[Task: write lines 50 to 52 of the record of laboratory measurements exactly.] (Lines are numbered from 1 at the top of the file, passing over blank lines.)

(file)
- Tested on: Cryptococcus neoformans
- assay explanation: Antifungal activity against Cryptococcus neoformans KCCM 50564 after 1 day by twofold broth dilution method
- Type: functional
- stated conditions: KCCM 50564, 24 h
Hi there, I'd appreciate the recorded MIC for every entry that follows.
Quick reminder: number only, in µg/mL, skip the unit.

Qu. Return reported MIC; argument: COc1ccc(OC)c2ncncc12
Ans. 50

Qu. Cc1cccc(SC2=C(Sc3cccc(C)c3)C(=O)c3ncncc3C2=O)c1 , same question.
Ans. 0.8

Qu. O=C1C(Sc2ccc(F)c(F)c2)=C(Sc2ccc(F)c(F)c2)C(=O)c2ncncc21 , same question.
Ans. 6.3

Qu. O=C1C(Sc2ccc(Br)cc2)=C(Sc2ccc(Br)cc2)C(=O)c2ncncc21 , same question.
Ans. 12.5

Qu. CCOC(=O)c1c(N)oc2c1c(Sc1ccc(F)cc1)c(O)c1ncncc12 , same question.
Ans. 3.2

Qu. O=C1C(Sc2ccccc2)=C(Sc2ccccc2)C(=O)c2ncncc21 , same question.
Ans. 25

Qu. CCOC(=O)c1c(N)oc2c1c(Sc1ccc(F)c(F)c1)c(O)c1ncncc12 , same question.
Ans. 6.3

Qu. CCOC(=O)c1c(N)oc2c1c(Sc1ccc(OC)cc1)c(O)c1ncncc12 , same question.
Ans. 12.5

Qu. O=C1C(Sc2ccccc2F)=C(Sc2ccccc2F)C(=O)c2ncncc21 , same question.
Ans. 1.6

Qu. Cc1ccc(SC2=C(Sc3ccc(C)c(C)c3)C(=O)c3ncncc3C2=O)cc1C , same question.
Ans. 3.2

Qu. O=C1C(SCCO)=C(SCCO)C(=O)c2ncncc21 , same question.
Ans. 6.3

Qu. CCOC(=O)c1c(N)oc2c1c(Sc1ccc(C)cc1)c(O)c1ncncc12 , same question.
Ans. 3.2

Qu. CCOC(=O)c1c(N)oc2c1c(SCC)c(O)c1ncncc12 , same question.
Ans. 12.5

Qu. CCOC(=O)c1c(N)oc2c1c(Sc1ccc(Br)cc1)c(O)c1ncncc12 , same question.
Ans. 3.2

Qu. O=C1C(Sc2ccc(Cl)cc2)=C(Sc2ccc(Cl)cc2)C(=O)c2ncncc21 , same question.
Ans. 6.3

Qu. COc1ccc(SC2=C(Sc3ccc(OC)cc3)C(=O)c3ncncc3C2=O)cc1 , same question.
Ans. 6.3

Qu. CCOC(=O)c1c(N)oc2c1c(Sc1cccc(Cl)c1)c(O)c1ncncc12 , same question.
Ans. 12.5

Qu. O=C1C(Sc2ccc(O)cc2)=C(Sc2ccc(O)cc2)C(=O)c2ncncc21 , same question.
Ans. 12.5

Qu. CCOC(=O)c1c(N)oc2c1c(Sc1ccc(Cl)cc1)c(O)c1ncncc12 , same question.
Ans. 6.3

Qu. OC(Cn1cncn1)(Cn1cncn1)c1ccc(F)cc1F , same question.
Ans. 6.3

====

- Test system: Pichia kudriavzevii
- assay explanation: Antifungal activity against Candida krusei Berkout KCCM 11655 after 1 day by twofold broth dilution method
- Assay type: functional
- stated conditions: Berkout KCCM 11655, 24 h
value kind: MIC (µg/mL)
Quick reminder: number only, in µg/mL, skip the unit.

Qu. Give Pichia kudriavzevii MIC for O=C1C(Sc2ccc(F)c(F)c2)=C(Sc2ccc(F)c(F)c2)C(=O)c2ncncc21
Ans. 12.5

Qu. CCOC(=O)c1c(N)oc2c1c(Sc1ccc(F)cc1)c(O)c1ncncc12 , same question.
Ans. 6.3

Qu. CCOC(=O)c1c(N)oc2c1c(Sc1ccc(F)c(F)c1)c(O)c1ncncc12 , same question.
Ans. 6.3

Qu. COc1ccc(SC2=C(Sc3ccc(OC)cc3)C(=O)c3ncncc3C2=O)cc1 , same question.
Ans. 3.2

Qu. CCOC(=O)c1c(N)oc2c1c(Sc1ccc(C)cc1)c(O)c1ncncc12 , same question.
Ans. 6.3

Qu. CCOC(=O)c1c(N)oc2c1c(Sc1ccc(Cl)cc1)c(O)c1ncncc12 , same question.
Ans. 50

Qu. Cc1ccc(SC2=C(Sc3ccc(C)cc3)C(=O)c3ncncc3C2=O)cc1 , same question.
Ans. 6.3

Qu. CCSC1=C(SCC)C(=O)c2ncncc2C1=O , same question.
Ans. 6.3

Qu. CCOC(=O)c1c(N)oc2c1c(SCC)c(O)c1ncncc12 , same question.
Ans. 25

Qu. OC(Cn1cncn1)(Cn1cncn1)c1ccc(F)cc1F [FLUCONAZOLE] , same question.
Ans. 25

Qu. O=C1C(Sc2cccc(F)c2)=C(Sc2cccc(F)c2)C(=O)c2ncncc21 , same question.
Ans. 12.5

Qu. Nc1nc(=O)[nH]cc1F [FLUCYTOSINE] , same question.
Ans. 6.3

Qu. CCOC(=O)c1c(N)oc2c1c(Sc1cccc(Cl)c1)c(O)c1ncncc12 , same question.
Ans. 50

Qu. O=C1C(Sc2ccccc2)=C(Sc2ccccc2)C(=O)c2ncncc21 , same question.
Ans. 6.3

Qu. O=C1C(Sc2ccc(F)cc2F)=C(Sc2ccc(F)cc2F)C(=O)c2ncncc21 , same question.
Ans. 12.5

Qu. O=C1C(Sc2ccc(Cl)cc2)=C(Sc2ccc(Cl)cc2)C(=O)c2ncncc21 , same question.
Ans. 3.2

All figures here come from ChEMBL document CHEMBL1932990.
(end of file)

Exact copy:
- Assay type: functional
- stated conditions: Berkout KCCM 11655, 24 h
value kind: MIC (µg/mL)